Introduction to U.S. Criminal Law
Gregory M. Gilchrist, Associate Professor of Law, University of Toledo College of Law
Course Description: This course will focus on the general principles of liability, defenses, and the definitional elements of certain crimes.
U.S. Legal Analysis and Legal Writing
Lyn Entrikin, Professor of Law, University of Arkansas-Little Rock, Bowen School of Law
Course Description: This course introduces students to the process of legal reasoning, using case and statutory analysis, public policy, and equity. Students develop the practical skills needed for planning, researching, drafting, and revising forms of objective legal writing, such as office memoranda commonly prepared by lawyers.
Specialized Legal Research in U.S. Criminal Law
Jeff B. Woodmansee, Assistant Professor of Law Librarianship, Research Support and Reference Librarian, University of Arkansas-Little Rock, Bowen School of Law
Course Description: This class is designed to equip students with the knowledge and practical skills necessary for effective legal research, with a specific focus at the legal research materials and strategies used in the practice of criminal law for students interested in becoming criminal prosecutors or defense attorneys. The course will review the basic concepts of research and foundational primary sources of federal criminal law, including the U.S. Constitution, statutes, case opinions, and specialized materials relevant for criminal law research. Electronic sources will be explored and critiqued. The class will emphasize research methods in a variety of online formats, including modern database searching via WestlawNext, Lexis Advance, Bloomberg Law, Fastcase, Google Scholar, HeinOnline, and LoisLaw, as well as relevant federal government websites and online sources for factual investigation.
NITA Style Trial Advocacy Training
Michael Johnson, Visiting Professor of Law, University of Arkansas-Little Rock, Bowen School of Law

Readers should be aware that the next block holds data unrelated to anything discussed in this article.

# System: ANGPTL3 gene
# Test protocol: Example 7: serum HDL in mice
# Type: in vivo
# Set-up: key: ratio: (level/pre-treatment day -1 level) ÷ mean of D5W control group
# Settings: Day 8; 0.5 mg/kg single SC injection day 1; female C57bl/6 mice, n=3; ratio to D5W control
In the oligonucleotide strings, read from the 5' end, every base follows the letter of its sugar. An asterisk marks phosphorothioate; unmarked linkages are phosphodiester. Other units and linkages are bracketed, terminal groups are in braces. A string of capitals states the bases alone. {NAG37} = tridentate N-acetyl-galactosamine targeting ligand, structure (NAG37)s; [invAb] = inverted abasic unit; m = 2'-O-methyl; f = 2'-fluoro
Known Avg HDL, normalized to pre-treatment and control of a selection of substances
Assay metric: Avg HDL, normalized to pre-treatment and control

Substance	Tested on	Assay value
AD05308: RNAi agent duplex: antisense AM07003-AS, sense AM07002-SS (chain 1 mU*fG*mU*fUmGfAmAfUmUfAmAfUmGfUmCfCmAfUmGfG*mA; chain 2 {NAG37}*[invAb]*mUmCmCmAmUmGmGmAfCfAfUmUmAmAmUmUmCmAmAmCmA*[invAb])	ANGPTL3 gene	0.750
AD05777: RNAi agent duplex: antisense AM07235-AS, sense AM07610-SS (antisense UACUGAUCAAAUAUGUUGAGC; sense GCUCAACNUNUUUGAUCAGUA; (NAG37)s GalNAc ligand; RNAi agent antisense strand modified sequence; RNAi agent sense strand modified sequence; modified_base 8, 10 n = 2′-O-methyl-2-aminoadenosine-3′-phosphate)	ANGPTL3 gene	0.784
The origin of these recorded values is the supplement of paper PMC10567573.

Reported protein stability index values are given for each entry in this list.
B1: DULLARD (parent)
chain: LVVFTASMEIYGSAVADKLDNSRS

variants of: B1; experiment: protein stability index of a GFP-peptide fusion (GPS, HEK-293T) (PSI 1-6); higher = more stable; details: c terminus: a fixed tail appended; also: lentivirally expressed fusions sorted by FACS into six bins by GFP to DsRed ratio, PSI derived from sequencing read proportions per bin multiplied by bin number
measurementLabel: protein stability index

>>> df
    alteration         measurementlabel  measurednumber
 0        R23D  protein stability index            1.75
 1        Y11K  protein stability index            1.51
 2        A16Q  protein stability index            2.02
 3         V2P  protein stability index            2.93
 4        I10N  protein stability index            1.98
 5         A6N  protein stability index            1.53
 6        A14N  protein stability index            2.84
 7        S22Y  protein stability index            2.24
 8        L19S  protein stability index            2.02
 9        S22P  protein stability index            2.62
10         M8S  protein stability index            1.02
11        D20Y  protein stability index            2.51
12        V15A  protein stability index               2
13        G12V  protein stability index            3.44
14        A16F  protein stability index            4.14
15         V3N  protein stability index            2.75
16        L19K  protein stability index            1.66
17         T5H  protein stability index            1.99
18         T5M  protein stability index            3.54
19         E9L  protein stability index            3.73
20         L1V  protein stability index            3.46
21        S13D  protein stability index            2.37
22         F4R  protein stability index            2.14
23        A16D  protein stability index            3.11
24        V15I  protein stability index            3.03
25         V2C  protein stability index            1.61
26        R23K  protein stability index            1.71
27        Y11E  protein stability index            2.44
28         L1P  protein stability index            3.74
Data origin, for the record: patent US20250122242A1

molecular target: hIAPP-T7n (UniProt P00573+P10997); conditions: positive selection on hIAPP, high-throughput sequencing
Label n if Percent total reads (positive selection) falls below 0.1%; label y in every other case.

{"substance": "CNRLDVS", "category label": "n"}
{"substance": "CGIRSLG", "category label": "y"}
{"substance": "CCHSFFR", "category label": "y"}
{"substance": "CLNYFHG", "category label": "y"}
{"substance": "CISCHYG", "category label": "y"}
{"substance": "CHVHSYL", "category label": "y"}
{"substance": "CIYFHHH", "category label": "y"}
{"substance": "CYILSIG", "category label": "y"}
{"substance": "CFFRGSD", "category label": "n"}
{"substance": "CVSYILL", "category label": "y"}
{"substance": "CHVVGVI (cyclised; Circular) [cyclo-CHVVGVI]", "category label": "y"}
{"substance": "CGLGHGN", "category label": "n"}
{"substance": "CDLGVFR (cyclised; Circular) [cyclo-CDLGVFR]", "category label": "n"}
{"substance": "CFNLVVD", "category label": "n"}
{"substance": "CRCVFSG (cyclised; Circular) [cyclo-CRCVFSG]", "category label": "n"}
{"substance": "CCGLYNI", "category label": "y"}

Course Description: Through a combination of lectures and small group workshops, University of Silesia Postgraduate students will learn a variety of lawyering skills for litigation including: problem solving and development of legal theory; pre-trial litigation skills; and trial skills.
Comparative Property Law
Shelley Cavalieri, Associate Professor of Law, University of Toledo College of Law
Course Description: This course in an introduction to the law of personal property and the law of real property as it relates to estates and interests in land, landlord-tenant relationships, real estate transactions, private agreements respecting the use of land and public controls on property use including a comparative assessment of the relative rights and interest as recognized in a system rooted in the common law tradition versus those cognizable in the EU civil context.
Introduction to U.S. Secured Lending Laws
Chunlin Leonhard, Associate Professor of Law, Loyola University New Orleans College of Law
Course Description: This seminar will offer a general introduction of the secured lending laws in the United States. It focuses specifically on Article 9 of the Uniform Commercial Code with regard to the transactions involving consensual security interests in personal property and fixtures. The seminar will focus on the types of transactions covered by Article 9 and the requirements for the creation and perfection of security interests under Article 9. This seminar will also discuss priority rules among different creditors in cases of borrowers’ default or bankruptcy. A general understanding of Article 9 will help businesses avoid the pitfalls when engaged in any commercial loan transactions in the United States.
Loyola University New Orleans College of Law Faculty Participants